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elderly relative fell for computer support scam

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elderly relative fell for computer support scam

Postby diy » Fri Apr 03, 2015 7:57 am

A relative of mine asked me to look at problems with his computer as it was having issues. He wanted me to do a factory reset on it because there was something dodgy but was too proud to fess up to what had happened. A bit of delving, questioning and looking at the computer reveals he'd installed some remote control software allowing a "Support" person to remotely access the machine. The person had deleted sufficient critical files to make the machine throw up errors but still work enough for her to log in. It turns out he's paid 500 quid for this. Its clearly fraud, as she claimed to work for <big software co>, but the bank & payment engine say that it was a contract agreed over the phone for services and they have no way to know who agreed what.

The scam uses a number of legit software providers and download services, to mask the activity. What are the banks responsibilities here? The transactions were paid on credit card 200 and 300 - the provider can't easily be traced in a way you would normally trace a legit firm. She keeps phoning him asking for money she knows when he is online. I have removed the software and have rebuilt the machine.

Just wondering how distance selling contracts apply to over the phone services or what obligations the payment service / credit card firm have?
My suggestions are not legal advice
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Re: elderly relative fell for computer support scam

Postby dls » Fri Apr 03, 2015 8:27 am

It is not so much the distance selling contracts.

A bank somewhere has an arrangement by which it collects money for this company. That contract will allow it to recover sums from its fraudulent customer. There is no substantial. The loan of the banker's name to a known fraudster hardly does it credit. They are money laundering.

Stick at it.
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Re: elderly relative fell for computer support scam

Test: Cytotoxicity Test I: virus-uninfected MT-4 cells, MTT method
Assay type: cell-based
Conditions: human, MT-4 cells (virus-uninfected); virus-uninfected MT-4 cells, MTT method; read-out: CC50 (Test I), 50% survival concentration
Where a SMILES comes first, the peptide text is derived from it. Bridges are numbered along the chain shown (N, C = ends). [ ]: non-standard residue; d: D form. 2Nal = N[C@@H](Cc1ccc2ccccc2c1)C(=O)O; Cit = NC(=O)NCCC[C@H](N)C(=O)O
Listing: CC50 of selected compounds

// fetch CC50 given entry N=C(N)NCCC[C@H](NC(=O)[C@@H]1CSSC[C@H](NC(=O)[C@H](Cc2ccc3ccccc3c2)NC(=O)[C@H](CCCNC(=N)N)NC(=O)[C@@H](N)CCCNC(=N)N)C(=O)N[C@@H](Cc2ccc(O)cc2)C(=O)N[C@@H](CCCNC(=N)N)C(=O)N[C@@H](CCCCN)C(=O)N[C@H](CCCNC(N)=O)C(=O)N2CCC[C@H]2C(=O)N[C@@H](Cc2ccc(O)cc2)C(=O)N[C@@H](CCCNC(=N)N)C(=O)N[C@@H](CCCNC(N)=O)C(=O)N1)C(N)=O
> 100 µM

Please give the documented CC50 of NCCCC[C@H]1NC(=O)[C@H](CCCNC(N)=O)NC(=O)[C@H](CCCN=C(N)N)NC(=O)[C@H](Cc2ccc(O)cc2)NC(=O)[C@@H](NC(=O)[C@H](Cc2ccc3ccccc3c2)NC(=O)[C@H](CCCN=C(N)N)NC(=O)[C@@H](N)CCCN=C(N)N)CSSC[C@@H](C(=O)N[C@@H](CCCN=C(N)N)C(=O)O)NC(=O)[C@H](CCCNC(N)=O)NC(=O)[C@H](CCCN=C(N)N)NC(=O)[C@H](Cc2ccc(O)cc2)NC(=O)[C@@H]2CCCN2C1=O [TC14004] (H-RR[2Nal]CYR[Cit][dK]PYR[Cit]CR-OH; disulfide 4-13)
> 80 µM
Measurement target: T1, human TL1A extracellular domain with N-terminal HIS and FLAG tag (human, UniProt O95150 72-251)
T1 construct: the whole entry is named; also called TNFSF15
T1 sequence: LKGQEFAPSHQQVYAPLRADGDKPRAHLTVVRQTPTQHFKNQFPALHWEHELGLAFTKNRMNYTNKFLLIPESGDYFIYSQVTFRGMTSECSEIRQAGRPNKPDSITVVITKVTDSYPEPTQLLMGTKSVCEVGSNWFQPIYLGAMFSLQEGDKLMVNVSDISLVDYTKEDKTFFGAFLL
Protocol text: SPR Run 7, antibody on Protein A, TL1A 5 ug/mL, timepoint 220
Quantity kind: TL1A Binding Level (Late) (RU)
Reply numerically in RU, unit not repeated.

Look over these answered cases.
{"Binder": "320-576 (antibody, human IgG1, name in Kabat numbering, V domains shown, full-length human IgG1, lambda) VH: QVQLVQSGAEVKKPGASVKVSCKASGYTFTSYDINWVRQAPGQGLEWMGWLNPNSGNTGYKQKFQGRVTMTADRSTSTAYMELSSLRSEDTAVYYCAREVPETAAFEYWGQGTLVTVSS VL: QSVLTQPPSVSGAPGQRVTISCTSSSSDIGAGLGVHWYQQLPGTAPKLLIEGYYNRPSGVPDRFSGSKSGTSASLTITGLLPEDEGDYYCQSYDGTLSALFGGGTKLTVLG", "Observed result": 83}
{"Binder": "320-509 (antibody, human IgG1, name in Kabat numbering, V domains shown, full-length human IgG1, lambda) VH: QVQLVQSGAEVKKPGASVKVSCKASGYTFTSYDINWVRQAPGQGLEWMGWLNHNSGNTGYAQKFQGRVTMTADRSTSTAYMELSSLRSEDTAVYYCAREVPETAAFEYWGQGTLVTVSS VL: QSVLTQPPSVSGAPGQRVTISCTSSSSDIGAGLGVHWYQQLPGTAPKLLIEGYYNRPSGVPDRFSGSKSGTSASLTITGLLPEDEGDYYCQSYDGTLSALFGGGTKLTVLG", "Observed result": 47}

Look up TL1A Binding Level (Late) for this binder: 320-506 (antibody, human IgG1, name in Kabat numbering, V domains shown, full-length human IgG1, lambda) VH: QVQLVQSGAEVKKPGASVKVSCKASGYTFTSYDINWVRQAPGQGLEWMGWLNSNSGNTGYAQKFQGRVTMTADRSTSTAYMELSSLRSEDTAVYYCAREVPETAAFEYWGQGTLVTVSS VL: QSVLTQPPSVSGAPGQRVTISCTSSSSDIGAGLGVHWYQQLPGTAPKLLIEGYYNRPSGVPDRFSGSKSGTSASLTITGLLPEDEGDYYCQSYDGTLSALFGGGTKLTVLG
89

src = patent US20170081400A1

Postby Slartibartfast » Fri Apr 03, 2015 9:07 am

Firstly, contact the bank(s) and have the payments cancelled. This is a notorious criminal scam (http://www.theguardian.com/technology/2 ... e-and-fine), and they have no excuse for inaction.

If paid by credit card, cite equal liability under section 75 of the Consumer Credit Act 1974 (http://www.financial-ombudsman.org.uk/p ... rds-31.htm)

If paid by debit card, instigate a chargeback (http://whatconsumer.co.uk/visa-debit-chargeback/)

They many refuse to speak to you without elderly relative's consent, so be ready to put him on the phone or send them a written consent. They may (very likely will) tell you that there's nothing they can do. Ignore this, press on politely. Remind them that this is not a disputed retail purchase, it is a crime perpetrated against their vulnerable customer.

They may tell you to report it to ActionFraud (http://www.actionfraud.police.uk/fraud- ... oft-frauds). There's no reason why you shouldn't, but please understand that ActionFraud does not investigate or recover. They will not put this right for your relative, their primary function is to divert and obfuscate the scale of fraud taking place (so that it isn't recorded in official crime figures).

Usual tactics apply - record calls, ask for their name or corporate id number, if you get stuck ask for a supervisor, confirm in writing, etc. If you hit a dead end, make a written complaint. Again, escalate and challenge through their system, and then complain to Financial Ombudsman (http://www.financial-ombudsman.org.uk/c ... laints.htm).